(Meanwhile, this company’s business has improved year-over-year. “We’re booking out to the end of March, so it’s looking really good. A year ago it was three weeks [out],” said the pulp buyer, attributing the change to new products that have come on board, a gain in market share, and an improved economy.)

Another buyer in the eastern U.S. said he had trouble getting pulp two weeks ago because of rail cars being held up, but as of mid-week last week, they have “pretty much broken loose.”

One of the pulp suppliers said two paper mills on the East Coast had to shut for lack of pulp, but he wasn’t at liberty to name them.

In Canada, Tolko Industries Ltd.’s kraft paper mill in The Pas, Manitoba, shut for five days starting Jan. 15 as its warehouse filled to the brim with paper, with no rail cars to transport it away from the mill. A company executive told the Winnipeg Free Press that Canadian National Railway Co. (CN) cars were expected to arrive at the mill on Jan. 20.

Just-in-time delivery practices have brought U.S. pulp consumers’ stocks down to 18-20 days from 25-26 days five or six years ago, said a pulp sales executive. “Working capital is so valuable” and the just-in-time approach works well if set up properly, he said, “but you do need Option B.”

The weather-related problems are on top of the late-2013 lime kiln-related production problems at a number of Canadian pulp mills, said to be caused by contaminated lime. One of the producer sources estimated that about 35,000 tonnes came out of the system over a five-week period and that some companies didn’t make up their losses. He said his company had lost 5,000 tonnes early on but made it up by the end of the year. Another said last week that his company had lost 10,000 tonnes in November/December but had caught up in January. Sources have named other mills that lost production because of the lime kiln issue. Affected mills are said to be operating normally now.

Europe moves. In Europe, NBSK producers are hoping to achieve the full $920/tonne list price they announced back in November, which was up $20/tonne. Since then, the price has been gradually moving up; some say it was $900-$910/tonne in November and $905-$910/tonne in December.

The BEKP gross price in Europe was $760-$770/tonne for the last four months of 2013, according to Brian McClay in his Market Pulp Monthly report, and various sources have also put BEKP pricing more or less in that range. Sources said it has been under some pressure this month but that it isn’t yet clear where it is settling.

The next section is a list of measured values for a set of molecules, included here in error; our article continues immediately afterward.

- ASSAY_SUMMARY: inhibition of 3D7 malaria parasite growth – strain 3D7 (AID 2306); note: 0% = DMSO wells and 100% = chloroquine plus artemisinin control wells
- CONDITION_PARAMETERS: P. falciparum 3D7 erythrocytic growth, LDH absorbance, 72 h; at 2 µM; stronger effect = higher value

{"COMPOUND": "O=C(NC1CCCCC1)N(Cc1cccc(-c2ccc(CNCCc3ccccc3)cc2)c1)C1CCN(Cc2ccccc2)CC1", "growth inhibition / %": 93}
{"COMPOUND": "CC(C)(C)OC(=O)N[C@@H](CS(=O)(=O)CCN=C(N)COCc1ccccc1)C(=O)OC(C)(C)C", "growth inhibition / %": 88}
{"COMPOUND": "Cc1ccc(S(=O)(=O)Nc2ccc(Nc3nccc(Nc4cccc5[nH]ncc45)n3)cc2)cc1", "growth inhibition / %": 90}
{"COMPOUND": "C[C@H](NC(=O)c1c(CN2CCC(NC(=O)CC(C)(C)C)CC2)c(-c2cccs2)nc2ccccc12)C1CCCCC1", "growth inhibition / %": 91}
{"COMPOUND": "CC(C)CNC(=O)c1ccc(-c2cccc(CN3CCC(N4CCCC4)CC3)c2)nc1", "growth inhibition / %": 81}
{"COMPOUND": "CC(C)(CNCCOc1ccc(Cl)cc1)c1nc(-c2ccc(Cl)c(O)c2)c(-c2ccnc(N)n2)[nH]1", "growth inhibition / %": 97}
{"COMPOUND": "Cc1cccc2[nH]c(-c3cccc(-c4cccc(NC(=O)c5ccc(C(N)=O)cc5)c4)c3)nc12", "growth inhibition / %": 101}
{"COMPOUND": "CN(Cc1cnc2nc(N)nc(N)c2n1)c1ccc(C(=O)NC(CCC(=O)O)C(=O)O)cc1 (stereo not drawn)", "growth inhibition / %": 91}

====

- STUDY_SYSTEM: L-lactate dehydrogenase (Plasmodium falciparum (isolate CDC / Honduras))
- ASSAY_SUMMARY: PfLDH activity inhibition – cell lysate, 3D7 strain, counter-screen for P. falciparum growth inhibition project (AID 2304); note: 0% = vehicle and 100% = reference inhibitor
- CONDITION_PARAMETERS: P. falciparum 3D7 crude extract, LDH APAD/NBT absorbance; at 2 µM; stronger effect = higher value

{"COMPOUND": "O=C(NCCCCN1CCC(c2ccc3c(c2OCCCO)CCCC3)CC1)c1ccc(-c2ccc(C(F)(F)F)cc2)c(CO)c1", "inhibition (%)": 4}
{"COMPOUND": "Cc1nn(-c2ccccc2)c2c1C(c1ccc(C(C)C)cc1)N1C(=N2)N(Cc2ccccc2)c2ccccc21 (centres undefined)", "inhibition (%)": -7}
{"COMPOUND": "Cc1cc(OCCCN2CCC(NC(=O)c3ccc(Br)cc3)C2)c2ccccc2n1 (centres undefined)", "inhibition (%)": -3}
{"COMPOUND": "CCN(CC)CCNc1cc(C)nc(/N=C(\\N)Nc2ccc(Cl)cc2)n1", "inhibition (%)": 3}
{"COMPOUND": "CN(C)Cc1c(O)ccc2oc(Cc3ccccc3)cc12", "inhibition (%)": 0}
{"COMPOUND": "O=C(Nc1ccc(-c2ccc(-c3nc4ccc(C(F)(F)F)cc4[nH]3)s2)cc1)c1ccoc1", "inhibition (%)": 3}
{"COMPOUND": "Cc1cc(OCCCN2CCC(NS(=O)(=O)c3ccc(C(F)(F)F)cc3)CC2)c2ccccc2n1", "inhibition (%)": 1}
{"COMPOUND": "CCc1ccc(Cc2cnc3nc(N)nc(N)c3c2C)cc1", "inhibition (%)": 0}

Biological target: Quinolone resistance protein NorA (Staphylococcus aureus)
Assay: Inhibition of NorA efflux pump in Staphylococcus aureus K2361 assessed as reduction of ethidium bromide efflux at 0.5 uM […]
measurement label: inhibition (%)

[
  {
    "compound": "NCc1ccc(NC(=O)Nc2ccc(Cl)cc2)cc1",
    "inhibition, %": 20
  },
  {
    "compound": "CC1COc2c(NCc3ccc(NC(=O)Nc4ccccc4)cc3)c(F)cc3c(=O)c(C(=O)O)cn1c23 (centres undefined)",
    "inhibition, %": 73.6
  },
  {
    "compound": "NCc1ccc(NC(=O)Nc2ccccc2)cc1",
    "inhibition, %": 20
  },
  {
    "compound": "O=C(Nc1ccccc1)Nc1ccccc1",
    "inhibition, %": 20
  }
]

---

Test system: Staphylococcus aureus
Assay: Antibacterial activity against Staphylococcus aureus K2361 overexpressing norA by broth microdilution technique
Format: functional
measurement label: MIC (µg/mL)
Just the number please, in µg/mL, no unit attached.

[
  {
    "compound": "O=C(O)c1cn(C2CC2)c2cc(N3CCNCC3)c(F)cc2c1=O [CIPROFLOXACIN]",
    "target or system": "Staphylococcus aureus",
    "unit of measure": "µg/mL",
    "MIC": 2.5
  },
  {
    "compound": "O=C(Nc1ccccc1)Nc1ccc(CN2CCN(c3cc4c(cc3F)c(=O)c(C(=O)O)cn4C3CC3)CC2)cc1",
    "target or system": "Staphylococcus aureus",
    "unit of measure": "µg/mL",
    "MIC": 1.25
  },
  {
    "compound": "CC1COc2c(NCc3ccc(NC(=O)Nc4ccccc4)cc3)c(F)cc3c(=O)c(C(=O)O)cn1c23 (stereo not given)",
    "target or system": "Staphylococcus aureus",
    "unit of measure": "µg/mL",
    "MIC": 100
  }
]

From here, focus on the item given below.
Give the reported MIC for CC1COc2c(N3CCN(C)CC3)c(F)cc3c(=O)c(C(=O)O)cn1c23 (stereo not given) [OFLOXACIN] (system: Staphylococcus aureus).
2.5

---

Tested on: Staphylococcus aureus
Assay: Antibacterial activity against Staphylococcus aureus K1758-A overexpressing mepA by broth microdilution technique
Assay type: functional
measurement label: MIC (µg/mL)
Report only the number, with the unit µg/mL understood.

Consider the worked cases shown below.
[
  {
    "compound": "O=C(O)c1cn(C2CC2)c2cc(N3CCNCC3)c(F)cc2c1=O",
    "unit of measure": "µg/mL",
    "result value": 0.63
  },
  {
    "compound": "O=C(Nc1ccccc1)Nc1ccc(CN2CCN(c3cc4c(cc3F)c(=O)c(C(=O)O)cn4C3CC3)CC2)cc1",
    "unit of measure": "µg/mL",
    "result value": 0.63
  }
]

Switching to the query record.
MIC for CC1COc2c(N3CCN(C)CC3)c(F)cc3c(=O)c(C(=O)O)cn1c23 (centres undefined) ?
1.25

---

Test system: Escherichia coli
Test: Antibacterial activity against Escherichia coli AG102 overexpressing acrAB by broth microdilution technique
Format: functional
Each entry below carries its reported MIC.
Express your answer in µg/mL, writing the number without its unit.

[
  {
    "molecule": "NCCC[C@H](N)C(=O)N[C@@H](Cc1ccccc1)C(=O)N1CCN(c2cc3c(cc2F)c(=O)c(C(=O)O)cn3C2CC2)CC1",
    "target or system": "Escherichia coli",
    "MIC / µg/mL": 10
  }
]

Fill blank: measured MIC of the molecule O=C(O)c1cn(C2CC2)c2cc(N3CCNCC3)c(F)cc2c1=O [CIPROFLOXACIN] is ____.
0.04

So far, other NBSK producers have not followed Mercer’s announcement that it would raise its Feb. 1 price to $930/tonne. However, a sales executive for another major European producer said his company has been telling customers that it will do so. But he said his company doesn’t plan to make a formal announcement. “It’s only $10 up. It should have been higher,” he said. “We think the market is stronger but [Mercer] did it and so early so it is difficult [to push for a different amount],” he said.

A sales executive for a Canadian NBSK producer said demand in Europe is still good and, given the exchange rate situation, the European market “isn’t paying more.” Shipping rates are fairly even, so European customers are still in a position to take a pulp price increase, he said.

He described the specialty paper business as “very good.” The automotive business in Europe and the U.S. has rebounded, resulting in more demand for NBSK, he said, adding that label making is another improved sector. And fiber cement, which uses UKP, “has really come back,” he said, observing that closures of some Russian UKP mills have also helped tightened that market.

Industry sources have commented that the closure last year of Södra Cell AB’s pulp mill in Tofte, Norway, has helped keep the pulp market tighter in Europe and that Canadian producers’ bad runnability in 2013 had helped keep the global market balanced. The high cost of wood in Europe, in part because of competition with the wood-pellet industry, has been another factor.

One of the sources noted that as a result, there is less NBSK going from Europe to China these days. For the first 11 months of 2013 compared to the first 11 months of 2012, NBSK imports to China from Sweden fell 40.1% and they were down 55.6% from Germany and 0.9% from Finland.